Ageism? Really? 

Scrunchup is a "web magazine" (some would call it a "blog") by and for young web professionals, where by "young" we mean "21 or younger". Anna Debenham is one of the founders and wrote a post about her experiences being discriminated against for being too young.

Some of her bullet points:

  • My first geek meetup in a pub when I was 17. I had to bring fake ID.
  • I couldn’t get a job after leaving school because employers don’t like hiring 18 year olds, despite their capabilities (which is why I went freelance).
  • When I was 19, I turned up at a book club that was held in an over 21s bar and couldn’t get in so I had to go home.
  • Next year is the first year I can go to SXSW. The cost of the ticket, flights and accommodation exceed £1,000, and as you have to be over 21 to get into any pubs in the US, I didn’t want to be sulking in my hotel room every evening unable to join in with the social events. You would not believe what torture it is reading tweets about how great it is every year.

Oh god, the torture! If you think that's bad you should try to imagine what it's like reading those tweets from SXSWers because you can't go because you can't afford it because you are a working web developer and have bills to pay.

I will acknowledge that the developer community can do a better job of opening itself up to young people just starting out, and part of that is not having every damned event in a bar.

But—and I'm really sorry to be a jerk about this—not feeling comfortable hiring an 18-year-old web designer for a business project isn't ageism. It isn't blind discrimination to say that a typical 18-20 year-old is still living at home (or in a dorm) and hasn't really had to support themselves.

You can say that's irrelevant. But living on my own is how I learned to take things seriously and recognize what's important. When I was Anna's age my living expenses were covered by student loans and my mom's credit card; today I have rent, bills, food, clothing and a wedding to pay for. I could go to more conferences, but SXSW would cost me over a thousand dollars. Is being part of that glorious party scene really worth taking a thousand dollars out of my wedding budget? Or not getting a new MacBook until 2012?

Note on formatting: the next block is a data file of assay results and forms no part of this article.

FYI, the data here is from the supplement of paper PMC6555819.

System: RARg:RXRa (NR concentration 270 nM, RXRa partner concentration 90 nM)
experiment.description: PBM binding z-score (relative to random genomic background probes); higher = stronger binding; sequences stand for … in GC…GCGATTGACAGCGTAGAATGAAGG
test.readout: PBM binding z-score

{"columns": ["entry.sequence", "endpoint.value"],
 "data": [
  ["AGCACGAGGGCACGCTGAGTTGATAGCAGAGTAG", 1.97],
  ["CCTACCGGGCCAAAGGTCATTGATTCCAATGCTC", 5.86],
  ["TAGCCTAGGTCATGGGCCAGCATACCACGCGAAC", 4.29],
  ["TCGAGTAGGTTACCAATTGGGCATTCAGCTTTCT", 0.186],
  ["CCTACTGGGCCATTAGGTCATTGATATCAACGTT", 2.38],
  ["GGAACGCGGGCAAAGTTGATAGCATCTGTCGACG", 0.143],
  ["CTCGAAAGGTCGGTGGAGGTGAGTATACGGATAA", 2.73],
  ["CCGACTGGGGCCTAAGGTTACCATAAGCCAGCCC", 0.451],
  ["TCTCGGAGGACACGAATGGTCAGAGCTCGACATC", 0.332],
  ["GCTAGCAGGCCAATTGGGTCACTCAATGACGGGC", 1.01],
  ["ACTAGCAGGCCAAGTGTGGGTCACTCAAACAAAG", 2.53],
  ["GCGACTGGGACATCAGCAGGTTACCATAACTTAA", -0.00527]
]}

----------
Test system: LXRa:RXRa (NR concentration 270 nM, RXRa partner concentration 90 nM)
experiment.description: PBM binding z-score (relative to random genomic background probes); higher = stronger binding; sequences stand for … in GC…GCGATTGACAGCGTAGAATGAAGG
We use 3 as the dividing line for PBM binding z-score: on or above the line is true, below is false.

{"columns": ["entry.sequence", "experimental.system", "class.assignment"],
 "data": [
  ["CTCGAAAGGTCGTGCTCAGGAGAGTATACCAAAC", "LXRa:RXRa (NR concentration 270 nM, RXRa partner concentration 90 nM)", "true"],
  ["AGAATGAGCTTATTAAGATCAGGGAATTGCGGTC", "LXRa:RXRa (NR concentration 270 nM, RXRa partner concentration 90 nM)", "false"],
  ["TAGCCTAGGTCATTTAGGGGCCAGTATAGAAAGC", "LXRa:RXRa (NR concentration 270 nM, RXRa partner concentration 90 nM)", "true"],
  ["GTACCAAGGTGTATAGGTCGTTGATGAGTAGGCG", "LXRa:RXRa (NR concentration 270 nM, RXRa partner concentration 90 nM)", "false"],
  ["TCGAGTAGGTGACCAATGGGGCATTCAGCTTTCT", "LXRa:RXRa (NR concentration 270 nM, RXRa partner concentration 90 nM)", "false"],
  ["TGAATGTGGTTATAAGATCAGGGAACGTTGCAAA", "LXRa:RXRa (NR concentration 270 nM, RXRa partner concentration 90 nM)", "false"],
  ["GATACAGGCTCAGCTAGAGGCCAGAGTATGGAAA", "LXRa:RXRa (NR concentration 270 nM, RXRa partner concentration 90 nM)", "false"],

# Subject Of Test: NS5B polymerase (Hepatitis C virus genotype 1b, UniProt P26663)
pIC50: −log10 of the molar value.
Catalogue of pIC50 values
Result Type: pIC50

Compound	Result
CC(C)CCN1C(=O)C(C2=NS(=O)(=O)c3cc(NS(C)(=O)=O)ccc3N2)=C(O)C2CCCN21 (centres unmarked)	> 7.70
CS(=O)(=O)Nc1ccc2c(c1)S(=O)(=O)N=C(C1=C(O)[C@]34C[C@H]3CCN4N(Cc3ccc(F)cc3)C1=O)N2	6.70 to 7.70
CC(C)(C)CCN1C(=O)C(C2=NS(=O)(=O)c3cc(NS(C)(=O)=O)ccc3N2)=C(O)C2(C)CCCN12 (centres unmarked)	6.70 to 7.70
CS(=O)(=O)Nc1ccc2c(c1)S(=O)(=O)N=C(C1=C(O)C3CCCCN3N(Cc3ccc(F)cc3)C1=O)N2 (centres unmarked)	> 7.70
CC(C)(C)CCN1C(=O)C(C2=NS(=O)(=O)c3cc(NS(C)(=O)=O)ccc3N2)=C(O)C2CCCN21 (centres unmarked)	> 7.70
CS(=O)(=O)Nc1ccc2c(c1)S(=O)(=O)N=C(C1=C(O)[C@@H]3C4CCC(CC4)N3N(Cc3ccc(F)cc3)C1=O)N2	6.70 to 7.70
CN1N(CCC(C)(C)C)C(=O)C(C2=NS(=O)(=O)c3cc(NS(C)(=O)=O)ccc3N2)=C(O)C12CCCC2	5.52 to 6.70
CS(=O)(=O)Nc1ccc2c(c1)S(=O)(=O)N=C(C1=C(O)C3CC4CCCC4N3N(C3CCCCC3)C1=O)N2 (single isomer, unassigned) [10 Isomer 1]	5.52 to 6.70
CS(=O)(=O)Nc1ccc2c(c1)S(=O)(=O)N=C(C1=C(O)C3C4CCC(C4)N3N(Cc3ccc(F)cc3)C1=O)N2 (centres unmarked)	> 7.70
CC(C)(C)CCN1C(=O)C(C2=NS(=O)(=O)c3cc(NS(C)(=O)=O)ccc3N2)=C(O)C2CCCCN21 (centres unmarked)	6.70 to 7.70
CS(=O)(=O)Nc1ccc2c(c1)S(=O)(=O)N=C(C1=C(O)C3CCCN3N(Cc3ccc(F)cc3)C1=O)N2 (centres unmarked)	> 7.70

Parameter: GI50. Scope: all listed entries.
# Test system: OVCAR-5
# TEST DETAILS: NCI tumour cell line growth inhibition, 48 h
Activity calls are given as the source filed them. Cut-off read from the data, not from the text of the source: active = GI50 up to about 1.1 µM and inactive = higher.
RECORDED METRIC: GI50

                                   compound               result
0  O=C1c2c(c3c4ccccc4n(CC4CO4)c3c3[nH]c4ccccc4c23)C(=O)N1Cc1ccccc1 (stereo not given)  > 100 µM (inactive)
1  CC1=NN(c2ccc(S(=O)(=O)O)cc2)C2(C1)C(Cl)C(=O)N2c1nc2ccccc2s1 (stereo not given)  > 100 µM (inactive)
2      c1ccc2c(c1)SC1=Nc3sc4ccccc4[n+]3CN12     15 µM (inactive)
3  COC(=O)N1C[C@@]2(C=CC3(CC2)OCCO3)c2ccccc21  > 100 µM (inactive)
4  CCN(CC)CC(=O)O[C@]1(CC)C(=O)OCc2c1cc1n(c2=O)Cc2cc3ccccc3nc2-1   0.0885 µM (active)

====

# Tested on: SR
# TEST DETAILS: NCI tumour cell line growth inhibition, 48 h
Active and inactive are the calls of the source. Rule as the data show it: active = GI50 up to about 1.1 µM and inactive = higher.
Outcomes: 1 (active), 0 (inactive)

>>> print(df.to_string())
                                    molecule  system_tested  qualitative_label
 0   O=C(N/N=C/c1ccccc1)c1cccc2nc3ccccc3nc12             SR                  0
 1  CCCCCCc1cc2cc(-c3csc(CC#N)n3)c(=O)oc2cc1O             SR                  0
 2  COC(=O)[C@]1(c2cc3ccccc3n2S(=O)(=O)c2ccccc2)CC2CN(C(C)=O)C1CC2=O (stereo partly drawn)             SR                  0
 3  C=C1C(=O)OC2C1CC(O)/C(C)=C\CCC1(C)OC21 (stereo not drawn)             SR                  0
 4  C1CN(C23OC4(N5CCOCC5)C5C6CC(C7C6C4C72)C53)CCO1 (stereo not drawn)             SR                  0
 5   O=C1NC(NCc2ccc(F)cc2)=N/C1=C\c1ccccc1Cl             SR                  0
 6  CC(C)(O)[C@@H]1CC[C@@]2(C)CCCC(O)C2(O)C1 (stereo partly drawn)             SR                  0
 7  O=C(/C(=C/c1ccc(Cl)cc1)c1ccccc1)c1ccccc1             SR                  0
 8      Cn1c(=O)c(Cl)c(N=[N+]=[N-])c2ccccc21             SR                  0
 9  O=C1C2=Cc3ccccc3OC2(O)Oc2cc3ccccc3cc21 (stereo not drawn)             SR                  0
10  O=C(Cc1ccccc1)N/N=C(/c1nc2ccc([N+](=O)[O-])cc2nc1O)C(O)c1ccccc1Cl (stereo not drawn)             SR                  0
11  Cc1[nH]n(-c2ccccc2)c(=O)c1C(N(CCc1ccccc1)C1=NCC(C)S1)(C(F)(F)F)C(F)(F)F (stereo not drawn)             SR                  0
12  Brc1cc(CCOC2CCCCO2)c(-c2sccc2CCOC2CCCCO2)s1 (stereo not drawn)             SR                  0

If you're a Web professional you're entrusted to deliver working software that accomplishes some business goals on time and budget, two things you'll never have enough of. When we talk about experience, you may as well expand that to experience with schedules and budgets, and any college senior (unless they're very fortunate) would have had to deal with at least one of the two.

Some other things an older developer would have done: fallen in love; fallen out of love and lived through a breakup; gotten over a breakup and started a new relationship, having hopefully learned from the mistakes of the last breakup; broken up again and hopefully learned some more. Web design is about communication, and Web programming is (often) about modeling people's behavior in a complex system. There are things about other people you know at 22 that you usually don't know at 18, and those things are relevant to our work.

Anna Debenham is 20 years old; she has a long career ahead of her and her 'ageism' problem will simply disappear in a year or two. (In fact, for having been so passionate about starting her Web career in her teens, she'll have a major competitive advantage over pretty much everyone else.) Meanwhile, a 49- or 52-year-old developer working in Silicon Valley today faces an ageism problem that won't go away, and they'd have a mortgage to pay and children of their own to support. Let's try to remember that while we're lamenting the tragedy of not being at SXSW next year.